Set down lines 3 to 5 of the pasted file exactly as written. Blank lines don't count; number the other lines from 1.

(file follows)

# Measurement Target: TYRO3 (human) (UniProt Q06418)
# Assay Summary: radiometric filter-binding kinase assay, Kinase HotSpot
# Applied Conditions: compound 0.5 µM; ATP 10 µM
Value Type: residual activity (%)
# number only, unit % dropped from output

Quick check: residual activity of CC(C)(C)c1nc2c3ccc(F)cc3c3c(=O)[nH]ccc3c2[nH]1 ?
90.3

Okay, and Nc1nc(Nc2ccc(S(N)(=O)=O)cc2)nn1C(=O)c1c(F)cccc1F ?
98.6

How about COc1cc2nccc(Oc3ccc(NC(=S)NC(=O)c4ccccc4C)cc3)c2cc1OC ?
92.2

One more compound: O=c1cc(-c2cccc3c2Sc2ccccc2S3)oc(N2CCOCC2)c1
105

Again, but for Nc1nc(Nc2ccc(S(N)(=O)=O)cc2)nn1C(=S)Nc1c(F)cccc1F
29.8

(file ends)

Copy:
# Applied Conditions: compound 0.5 µM; ATP 10 µM
Value Type: residual activity (%)
# number only, unit % dropped from output